Birth and death are the only certainties for all humans, and every culture has had customs and rituals associated with burials and with the mourning of family and friends. Many of the English items in the Pitt Rivers Museum in this category come from the eighteenth and nineteenth centuries when there was a very strong interest in the customs associated with death and mourning. It is said that this interest was fostered by Queen Victoria's response to the death of her husband, Albert, in 1861. Victoria continued to wear mourning for the rest of her long life and for many years withdrew almost completely from public life. She has been described by one source as the 'archetypal Victorian mourner'. [Jalland, 1989: 173] Victorian society, at least from the 21st century perspective, appears to have been excessively governed by formal rules of etiquette. This was as true for matters relating to death as with all other areas of social life. Richardson [1989: 106] comments that:
'... the Victorian celebration of death was largely about show - about the conspicuous consumption of what we now view as a dubious good. Death provided the Victorians an opportunity for making public statements about social worth which were, more often than not, in fact largely about monetary value. .... The Victorian era was one with an obsessive interest in the gradations of social placing; and death served as a prime means of expressing, and of defining, social place.'
1954.11.55 Brooch of jet with metal pin and flower design.
In Victorian England, customs and traditional practices helped to distinguish a 'good death' from a bad one, and to ensure that what followed was seemly and according to accepted behaviour. A good death was generally considered to be the true end of a Christian life, with the promise of eternal life to follow:
'A Good Death meant dying peacefully in your own bed, surrounded by family and friends, with a clergyman on hand to administer the Last Rites and your children brought in to kiss you goodbye. Elaborate Victorian customs eased the transition from deathbed to the final resting-place of the grave, from natural sleep to the sleep of death. A Good Death meant the opportunity for famous last words ... The worst fate was to die alone.' [Arnold, 2007: 182]
Attitudes to death in England have changed considerably since Victorian times. Where once it was commonplace and acceptable to wear ornaments made from the enduring parts of relatives' corpses (that is, hair) it has come to seem unsavoury (unpleasant). [Hallam & Hockey, 2001: 4] We have now generally become more squeamish about death, we are much less likely to view the bodies of even close relatives once they are dead when once it would have been expected that neighbours and friends, as well as relatives, would have visited the corpse before interment (burial).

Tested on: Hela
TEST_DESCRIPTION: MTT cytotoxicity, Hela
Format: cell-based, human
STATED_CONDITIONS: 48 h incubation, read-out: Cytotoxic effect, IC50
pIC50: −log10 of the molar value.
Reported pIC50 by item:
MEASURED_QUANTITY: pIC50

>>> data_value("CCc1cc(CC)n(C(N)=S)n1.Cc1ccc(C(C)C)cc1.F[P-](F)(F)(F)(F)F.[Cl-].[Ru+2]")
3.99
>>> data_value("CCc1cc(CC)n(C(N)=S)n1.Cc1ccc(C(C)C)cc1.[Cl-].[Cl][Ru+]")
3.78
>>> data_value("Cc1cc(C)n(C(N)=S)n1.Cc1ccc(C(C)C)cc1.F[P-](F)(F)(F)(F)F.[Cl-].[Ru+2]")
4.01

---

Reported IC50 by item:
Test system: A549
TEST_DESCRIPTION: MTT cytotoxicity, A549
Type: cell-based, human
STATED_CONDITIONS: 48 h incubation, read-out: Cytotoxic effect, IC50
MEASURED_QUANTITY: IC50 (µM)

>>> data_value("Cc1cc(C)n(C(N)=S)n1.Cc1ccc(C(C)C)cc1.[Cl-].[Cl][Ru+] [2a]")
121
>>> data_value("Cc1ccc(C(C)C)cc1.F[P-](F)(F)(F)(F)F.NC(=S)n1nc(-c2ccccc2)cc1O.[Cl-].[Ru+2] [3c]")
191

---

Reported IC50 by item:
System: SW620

1949.10.41 Bracelet made from the late Mrs Farrer's plaited and netted grey hair in January 1867. Donated by Pastorella Shelley.
All cultural values are relative and shift over time and space, but in relation to death, some of these values may change greatly over relatively small periods of time or short distances. Even today, for example, the relationship the English have with the dead is different from that experienced in Scotland or Ireland. Death is an event which like most life crises, is most likely to be associated with religion. For this reason, many of the artefacts dealt with in the web pages (hyperlinked below) relate to items relate to Christian burial practices. The Museum does not currently have any artefacts in its English collections that relate to other religion's death related customs.
Death-related artefacts from England in the Pitts Rivers' collections can be loosely divided into the following categories:
- Funeral accessories
- Funeral food
- Funeral and mourning clothing
- Mourning jewellery
- Mourning accessories
- Memorial items
Most of the items relating to death in the Pitt Rivers Museum English collections were made or acquired during Victorian times, the zenith of the period when English people most closely grappled with the issues and customs relating to death. Although these collections are not extensive, they are diverse and interesting and cover most aspects that make this subject of abiding interest to many scholars. It would be interested to collect this type of object today in contemporary England where most people prefer not to think of death unless it is unavoidable, and avoid artefacts related to funerals and, most particularly, to dead bodies. It is likely that this public attitude will change again over time, indeed it may be that events such as the reaction to the death of Diana, Princess of Wales, in 1997 may indicate that change is already underway. The advent of memorial internet sites and 'green' funerals may indicate more change.
- Catharine Arnold 2007 Necropolis: London and its dead London Pocket Books
- Elizabeth Hallam and Jenny Hockey 2001 Death, memory and material culture Berg New York
- Pat Jalland 1989 'Death, grief and mourning' in Ralph Houlbrooke [ed] Death, Ritual and Bereavement Routledge, London
- Pat Jalland 1996 Death in the Victorian family Oxford: Oxford University Press
- Ruth Richardson 1989 'Why was death so big in Victorian Britain' in Ralph Houlbrooke [ed] Death, Ritual and Bereavement Routledge, London
This article and supporting images are taken from the Pitts Rivers Museum's website. To read the original article.
Is there life | after death?Vote now